Testing Best Practices in Salesforce

When migrating your apex code from a Sandbox to a Production environment, the Force.com platform mandates you to ensure that your code  passes minimum 75% code coverage requirement while unit testing. This has been a best practice in the coding world for quite a long time for obvious reasons. Salesforce has made it a compulsion on their platform so that your code doesn’t misbehave once deployed to Production environment with live data.

In the ensuing write-up we will explore Testing Strategies – Common Pitfalls and Best Practices.

  • Test Classes run in parallel

When tests are initiated from the Salesforce user interface (including the Developer Console), test classes are run in parallel. Individual test methods inside test classes are run serially, but not necessarily sequentially. Now, although the test classes run in parallel by default to speed up test run time, sometimes parallel test execution could lead to data contention issues; typically if the tests are accessing your org data. See the following code sample:

Test Class 1

1A  @isTest (seeAllData = true)

2A  public class TestClass1 {

3A         private static testMethod void setAccount() {

4A                Account a= //Select a single account

5A                a.Name= ‘ABC’;

6A                update a;

7A                // check logic

8A           }

9A   }

Test Class 2

1B  @isTest (seeAllData = true)

2B  public class TestClass2 {

3B         private static testMethod void setAccount2() {

4B                Account a= //Select a single account

5B                a.Name= ‘XYZ’;

6B                update a;

7B                // check logic

8B           }

9B   }


In the above code, if lines 4A and 4B try to unfortunately lock the same account record from your database, this could lead to UNABLE_TO_LOCK_ROW error. To avoid this, firstly try to avoid using your org   data as test data. It is a best practice to create your own test data with the @testSetup for each test class. This data would be isolated per class and would only exist for the duration of the test run. Another option is to disable the parallel test execution by going to Setup|Develop|Apex Test Exectution|Options…|Disable Parallel Apex Testing. Finally you could refactor the code to have both the test methods in the same class.

  • Code coverage calculation

Code coverage percentage is calculated whenever tests are executed. The general formula for code coverage percentage calculation is:

Code coverage percentage = Number of covered lines / (Number of covered lines + Number of uncovered lines)

Tests are run in two situations, first is when you explicitly run them through the Developer Console or from the Setup menu, and second, implicitly when you are trying to deploy your code to another org. The code coverage percentage is calculated in both these cases but they are differently treated. In the first case the code coverage percentage is persisted to a code coverage table for the benefit of the Testing tools. In the second case it isn’t stored anywhere. The reason for this is that during deployment, apart from the apex code being deployed, there could also be some metadata being modified in the target org (for example, a lookup relationship being changed to Master-Detail). These metadata changes if unsuccessful (some child records not having parents while converting from lookup to M-D, point in case) could potentially rollback the deployment. Now, if the code coverage percentage was stored in this case and the rollback happened then the code coverage percentage could be considering some executable lines of the apex code which now don’t exist since they  were part of this deployment which has now rolled back.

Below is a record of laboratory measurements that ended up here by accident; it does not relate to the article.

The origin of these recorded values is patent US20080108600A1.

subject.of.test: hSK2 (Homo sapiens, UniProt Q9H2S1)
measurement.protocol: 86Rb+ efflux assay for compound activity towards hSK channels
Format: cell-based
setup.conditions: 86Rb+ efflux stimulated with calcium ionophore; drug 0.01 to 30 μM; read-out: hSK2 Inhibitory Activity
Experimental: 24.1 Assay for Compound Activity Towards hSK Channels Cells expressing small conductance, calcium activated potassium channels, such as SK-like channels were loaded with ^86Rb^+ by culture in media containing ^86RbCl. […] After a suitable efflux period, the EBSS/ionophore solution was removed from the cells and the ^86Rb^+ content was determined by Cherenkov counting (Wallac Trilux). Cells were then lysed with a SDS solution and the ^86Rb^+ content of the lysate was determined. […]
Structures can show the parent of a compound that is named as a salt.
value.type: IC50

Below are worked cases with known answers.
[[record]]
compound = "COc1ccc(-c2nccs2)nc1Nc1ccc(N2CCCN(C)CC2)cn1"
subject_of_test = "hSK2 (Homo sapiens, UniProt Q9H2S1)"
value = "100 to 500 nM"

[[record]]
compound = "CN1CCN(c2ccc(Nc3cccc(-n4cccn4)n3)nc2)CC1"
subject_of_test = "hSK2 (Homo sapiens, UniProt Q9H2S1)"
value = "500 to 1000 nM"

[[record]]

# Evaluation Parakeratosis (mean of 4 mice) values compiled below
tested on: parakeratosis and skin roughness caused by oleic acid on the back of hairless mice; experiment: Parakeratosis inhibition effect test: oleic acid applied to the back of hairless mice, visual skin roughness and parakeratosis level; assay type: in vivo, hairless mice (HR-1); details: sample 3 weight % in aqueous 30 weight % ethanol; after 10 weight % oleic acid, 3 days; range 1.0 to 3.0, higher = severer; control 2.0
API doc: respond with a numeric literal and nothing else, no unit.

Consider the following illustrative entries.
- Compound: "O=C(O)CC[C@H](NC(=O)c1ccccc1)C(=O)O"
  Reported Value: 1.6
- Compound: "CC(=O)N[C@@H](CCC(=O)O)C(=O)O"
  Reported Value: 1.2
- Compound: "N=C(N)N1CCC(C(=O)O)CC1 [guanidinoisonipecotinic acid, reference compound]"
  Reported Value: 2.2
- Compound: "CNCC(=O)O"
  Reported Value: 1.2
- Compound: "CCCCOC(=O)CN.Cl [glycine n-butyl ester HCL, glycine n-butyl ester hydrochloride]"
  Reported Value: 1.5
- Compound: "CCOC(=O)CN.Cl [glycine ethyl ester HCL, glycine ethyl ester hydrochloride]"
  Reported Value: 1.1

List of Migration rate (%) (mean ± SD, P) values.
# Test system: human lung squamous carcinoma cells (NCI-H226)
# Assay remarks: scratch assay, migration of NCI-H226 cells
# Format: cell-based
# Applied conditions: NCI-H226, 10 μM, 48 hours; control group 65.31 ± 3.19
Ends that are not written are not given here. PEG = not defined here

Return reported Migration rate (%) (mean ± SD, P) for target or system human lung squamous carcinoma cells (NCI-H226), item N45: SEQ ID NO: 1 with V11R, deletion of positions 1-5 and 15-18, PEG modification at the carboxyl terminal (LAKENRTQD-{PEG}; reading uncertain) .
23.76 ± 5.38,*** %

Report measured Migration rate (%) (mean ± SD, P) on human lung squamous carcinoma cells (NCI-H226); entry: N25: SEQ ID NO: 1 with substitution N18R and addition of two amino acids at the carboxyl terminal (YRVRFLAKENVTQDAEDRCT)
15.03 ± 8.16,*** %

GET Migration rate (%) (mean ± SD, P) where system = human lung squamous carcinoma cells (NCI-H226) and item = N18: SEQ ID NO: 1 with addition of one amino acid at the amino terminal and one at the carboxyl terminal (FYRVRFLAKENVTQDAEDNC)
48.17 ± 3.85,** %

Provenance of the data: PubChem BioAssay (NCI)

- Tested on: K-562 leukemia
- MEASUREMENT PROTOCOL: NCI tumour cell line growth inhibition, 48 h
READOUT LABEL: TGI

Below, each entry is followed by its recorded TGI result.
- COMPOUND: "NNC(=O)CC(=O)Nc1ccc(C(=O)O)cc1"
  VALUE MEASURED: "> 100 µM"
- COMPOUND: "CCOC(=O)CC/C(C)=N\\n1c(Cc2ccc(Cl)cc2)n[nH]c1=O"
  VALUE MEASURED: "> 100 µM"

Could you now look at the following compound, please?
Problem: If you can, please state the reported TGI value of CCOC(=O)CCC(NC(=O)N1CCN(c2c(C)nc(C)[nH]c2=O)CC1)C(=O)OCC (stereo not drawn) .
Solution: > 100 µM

In short, the code coverage percentage that is stored when you manually run tests isn’t referred to when deploying code, instead, the platform implicitly recalculates it on the fly.

Things that are not considered as a part of the code coverage percentage calculation include: Comments and blank lines, System.debug() statements and curly brackets when they appear alone on a line. Otherwise, multiple executable lines appearing on single line are calculated as one line. Single executable statement appearing on multiple lines is counted as multiple lines.

Some best practices that you should adhere to are as follows:

  • Test for good data, bad data and bulk data. Your test classes should have test methods for testing both the desired situation and undesired situations and they should check it for multiple records.
  • If there are multiple tests that are going to run in a single transaction, remember that all those tests would be consuming single set of governor limits. This could lead to some tests failing due to exhaustion of governor limits. Ensure that each test method gets its own fresh set of governor limits by making use of startTest() and stopTest() methods of the Test class.
  • To ensure users see only data that they are supposed to see when the apex code is executed in the background, you should test with Sharing. You can achieve this by using the System.runAs() method.
  • If you are using static resources in your tests, ensure that those resources are also available on the production org so that your tests don’t fail due to unavailability of the resource.
  • Don’t hardcode IDs in your tests, since IDs are unique across orgs.
  • Have only one test class per Apex class you are testing.

Of course there are numerous general testing best practices that also apply to apex tests. You should try following all of those. The above write-up does mention but a few that are specific to testing in Salesforce.